There’s a study from the Committee for A Responsible Federal Budget that analyzed Hillary Clinton’s agenda if she were elected president in November. They found that it wouldn’t significantly increase the national debt over a ten-year period. It would only increase by $1.8 trillion. So, are they trying to say that this a good thing? To make matters worse, they admit that her economic proposals would do nothing to address the $19 trillion debt we already have now (via CFRB) [emphasis mine]:
Using independent estimates from the Congressional Budget Office (CBO), the non-partisan Tax Policy Center (TPC), and others, we estimate that Secretary Clinton’s proposals would cost $1.80 trillion over a decade with interest, and they would be nearly fully paid for with $1.60 trillion of offsets – primarily from taxes on high earners. The $200 billion shortfall from Secretary Clinton’s proposals can be fully explained and would be more than fully covered by the $275 billion of corporate tax revenue that the Clinton campaign has called for but has not yet provided enough detail for us to credit.
Though Secretary Clinton’s policies would not substantially add to current law debt levels, it would keep debt at post-war record-high and rapidly growing levels. Under Secretary Clinton’s proposals, debt held by the public would climb from 74 percent of Gross Domestic Product (GDP) at the end of last year to 86 percent of GDP by 2026.
I don’t know about you, but that’s not good. The $1.6 trillion government offset figure should be viewed as pie-in-the-sky. We know that CBO figures are often lowballed regarding factoring the costs of government programs. Remember the cost-benefit analysis of the Affordable Care Act? That rosy picture said that it would save us $1 trillion after two decades. As it turns out, and the numbers vary in degrees of awfulness, but the health care overhaul could cost us $2.6 trillion over the next decade. Oh, and let’s not forget that 30 million people are potentially vulnerable to being uninsured. As for taxes, well, we’ll need a $1 trillion injection, which means the middle class needs to be targeted. It’s a disaster.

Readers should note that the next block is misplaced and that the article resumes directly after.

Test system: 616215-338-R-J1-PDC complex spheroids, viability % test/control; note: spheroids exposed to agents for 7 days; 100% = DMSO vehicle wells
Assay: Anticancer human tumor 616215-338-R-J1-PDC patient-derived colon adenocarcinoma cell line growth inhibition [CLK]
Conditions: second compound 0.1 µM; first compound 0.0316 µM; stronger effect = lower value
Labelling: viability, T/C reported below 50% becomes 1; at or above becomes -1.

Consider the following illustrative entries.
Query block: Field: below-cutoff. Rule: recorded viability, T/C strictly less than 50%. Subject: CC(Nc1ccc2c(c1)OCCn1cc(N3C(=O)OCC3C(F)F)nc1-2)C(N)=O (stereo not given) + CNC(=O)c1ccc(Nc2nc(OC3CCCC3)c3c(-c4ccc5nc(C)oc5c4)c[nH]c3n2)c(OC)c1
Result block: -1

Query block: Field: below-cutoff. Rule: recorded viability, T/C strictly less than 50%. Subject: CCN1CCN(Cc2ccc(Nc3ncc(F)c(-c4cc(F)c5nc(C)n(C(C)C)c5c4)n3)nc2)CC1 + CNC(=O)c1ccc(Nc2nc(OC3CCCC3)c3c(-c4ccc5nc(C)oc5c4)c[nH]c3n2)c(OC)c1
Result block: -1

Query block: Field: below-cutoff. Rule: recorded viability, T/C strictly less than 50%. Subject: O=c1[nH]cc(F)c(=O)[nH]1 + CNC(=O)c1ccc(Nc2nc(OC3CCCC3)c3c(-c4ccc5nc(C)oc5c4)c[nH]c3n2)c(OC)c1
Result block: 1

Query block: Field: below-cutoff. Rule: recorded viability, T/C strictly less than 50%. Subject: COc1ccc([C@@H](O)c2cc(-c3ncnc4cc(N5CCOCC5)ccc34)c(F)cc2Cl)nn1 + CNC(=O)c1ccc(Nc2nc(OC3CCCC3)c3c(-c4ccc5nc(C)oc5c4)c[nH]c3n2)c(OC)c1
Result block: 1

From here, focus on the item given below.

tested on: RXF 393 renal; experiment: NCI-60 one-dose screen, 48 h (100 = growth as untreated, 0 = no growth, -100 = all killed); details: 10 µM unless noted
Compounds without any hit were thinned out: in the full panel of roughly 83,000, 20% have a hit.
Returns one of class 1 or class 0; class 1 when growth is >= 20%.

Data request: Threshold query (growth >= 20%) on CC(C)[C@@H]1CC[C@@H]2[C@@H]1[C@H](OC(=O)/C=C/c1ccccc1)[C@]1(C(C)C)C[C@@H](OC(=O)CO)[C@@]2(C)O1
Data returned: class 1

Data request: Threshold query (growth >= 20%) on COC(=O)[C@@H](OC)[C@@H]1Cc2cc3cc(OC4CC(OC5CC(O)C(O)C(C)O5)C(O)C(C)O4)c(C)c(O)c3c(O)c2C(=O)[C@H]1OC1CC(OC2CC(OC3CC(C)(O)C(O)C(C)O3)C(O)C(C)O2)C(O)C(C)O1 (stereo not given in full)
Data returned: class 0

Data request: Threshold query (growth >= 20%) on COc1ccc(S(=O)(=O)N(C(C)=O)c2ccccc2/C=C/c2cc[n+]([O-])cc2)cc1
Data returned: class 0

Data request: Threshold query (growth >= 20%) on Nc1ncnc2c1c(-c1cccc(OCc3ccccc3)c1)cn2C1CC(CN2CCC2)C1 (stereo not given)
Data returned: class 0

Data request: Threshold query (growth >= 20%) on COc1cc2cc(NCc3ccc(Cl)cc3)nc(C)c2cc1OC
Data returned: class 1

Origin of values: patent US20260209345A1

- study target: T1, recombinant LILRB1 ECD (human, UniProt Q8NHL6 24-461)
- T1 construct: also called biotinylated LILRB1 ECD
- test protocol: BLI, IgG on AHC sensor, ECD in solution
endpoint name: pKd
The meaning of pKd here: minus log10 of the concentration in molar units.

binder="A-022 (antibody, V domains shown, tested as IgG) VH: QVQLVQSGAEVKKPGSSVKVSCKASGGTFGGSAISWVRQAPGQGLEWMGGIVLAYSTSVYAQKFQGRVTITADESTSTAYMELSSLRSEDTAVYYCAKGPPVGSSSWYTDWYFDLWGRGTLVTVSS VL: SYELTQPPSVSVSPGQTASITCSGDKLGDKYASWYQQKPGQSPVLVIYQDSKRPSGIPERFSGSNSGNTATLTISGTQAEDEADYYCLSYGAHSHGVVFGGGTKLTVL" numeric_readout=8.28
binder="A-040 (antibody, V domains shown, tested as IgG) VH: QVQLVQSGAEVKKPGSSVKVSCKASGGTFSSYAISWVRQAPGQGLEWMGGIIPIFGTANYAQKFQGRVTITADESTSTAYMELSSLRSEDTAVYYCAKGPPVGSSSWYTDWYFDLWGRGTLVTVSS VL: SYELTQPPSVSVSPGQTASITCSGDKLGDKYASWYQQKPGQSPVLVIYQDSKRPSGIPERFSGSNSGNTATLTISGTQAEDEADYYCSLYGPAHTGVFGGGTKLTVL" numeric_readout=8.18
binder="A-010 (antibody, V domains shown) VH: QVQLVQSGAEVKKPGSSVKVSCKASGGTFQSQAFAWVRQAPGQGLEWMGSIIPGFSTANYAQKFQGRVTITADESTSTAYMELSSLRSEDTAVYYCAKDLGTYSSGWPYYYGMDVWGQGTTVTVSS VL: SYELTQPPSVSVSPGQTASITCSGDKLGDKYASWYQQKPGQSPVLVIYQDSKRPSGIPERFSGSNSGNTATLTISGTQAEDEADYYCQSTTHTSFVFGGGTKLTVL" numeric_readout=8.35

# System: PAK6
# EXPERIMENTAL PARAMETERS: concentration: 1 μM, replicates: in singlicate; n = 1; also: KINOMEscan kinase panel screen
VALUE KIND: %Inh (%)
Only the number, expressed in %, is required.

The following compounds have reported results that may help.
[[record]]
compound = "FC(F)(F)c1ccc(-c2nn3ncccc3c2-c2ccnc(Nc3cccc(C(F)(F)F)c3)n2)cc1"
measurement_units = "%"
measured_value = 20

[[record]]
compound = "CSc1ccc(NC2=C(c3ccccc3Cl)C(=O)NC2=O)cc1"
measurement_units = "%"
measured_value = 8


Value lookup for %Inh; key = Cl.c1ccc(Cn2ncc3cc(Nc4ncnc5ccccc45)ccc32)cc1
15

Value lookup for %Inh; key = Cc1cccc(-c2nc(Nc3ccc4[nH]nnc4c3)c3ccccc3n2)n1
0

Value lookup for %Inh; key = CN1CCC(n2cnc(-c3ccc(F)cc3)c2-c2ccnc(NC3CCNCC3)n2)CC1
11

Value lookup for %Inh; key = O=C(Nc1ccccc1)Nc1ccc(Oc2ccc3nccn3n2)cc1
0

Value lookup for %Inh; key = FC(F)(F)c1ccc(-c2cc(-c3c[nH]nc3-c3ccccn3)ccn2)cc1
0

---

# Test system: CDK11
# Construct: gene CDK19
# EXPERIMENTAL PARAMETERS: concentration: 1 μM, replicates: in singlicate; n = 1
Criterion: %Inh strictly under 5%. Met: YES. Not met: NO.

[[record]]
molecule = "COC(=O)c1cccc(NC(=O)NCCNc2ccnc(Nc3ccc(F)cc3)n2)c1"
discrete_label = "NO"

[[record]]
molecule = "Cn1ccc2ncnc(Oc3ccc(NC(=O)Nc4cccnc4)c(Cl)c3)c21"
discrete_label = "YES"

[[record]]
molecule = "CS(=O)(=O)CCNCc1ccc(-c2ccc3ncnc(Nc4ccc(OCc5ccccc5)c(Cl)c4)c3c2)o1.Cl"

So, given how studies were way off with Obamacare, I’m raising red flags that Clinton’s trillion dollar venture is going to be virtually paid off with offsets that a Republican House is probably not going to approve. So, the debt figure is probably going to grow, as is our overall debt.
I mean, let’s get real here. She has a $1 trillion agenda that she will pay for with a $1 trillion tax plan. The ship is about to hit a sandbar called the House and Senate Republican leadership, and they’re certainly not going to accept this proposal. Moreover, even if Clinton is elected president, she’ll carry so much baggage that it’s dubious whether any member of Congress would want to attach their name to what will be an incredibly unpopular administration. That coupled with the historical trend of the opposition party doing well in the midterms might have some members having second thoughts. Things could be worse—we could have a Bernie Sanders presidency add $21 trillion to the national debt because people need free stuff. In this scenario, Sanders’ $15+ trillion tax hikes wouldn’t come close to paying for his socialist nightmare. At the same time, Sanders and his wife know a little something about spending like drunken sailors.